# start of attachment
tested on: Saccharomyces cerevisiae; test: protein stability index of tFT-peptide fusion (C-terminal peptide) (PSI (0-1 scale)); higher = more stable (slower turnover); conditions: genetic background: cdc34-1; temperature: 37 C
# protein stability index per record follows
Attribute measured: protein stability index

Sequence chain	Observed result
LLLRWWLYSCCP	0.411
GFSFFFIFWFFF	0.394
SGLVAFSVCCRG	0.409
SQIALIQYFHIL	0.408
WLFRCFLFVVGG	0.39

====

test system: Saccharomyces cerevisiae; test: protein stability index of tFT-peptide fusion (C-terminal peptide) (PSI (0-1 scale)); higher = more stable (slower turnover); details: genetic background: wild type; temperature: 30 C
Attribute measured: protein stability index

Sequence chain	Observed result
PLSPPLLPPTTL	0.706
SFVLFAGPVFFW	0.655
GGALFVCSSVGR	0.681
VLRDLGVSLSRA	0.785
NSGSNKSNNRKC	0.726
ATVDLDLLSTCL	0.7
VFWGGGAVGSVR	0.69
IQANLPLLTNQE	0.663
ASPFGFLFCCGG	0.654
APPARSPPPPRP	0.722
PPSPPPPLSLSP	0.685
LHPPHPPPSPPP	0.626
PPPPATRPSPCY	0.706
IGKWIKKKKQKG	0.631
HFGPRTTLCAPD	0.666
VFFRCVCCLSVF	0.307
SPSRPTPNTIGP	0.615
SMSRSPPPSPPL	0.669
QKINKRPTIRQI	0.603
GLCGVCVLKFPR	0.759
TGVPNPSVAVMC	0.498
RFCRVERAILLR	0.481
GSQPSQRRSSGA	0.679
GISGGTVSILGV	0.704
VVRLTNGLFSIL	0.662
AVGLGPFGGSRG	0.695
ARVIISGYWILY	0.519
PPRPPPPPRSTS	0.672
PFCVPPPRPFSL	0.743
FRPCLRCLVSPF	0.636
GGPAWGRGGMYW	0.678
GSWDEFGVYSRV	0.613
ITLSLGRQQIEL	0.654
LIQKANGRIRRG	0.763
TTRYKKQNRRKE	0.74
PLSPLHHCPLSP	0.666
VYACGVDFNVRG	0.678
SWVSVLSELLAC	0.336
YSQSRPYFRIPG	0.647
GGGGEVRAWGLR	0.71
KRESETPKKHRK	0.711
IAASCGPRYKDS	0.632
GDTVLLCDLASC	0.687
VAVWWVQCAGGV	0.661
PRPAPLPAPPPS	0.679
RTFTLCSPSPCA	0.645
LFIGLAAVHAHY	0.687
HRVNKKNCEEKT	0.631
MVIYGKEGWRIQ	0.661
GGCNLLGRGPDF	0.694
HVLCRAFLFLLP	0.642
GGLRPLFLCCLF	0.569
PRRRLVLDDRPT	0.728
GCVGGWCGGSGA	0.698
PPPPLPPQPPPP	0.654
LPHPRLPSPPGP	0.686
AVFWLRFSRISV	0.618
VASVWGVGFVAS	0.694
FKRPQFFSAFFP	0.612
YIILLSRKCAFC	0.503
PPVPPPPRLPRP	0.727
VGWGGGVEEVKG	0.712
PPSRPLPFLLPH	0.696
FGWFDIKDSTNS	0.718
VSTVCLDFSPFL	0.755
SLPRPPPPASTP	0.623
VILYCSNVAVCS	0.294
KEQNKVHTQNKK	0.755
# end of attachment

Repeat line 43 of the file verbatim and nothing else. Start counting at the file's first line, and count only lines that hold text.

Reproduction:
FRPCLRCLVSPF	0.636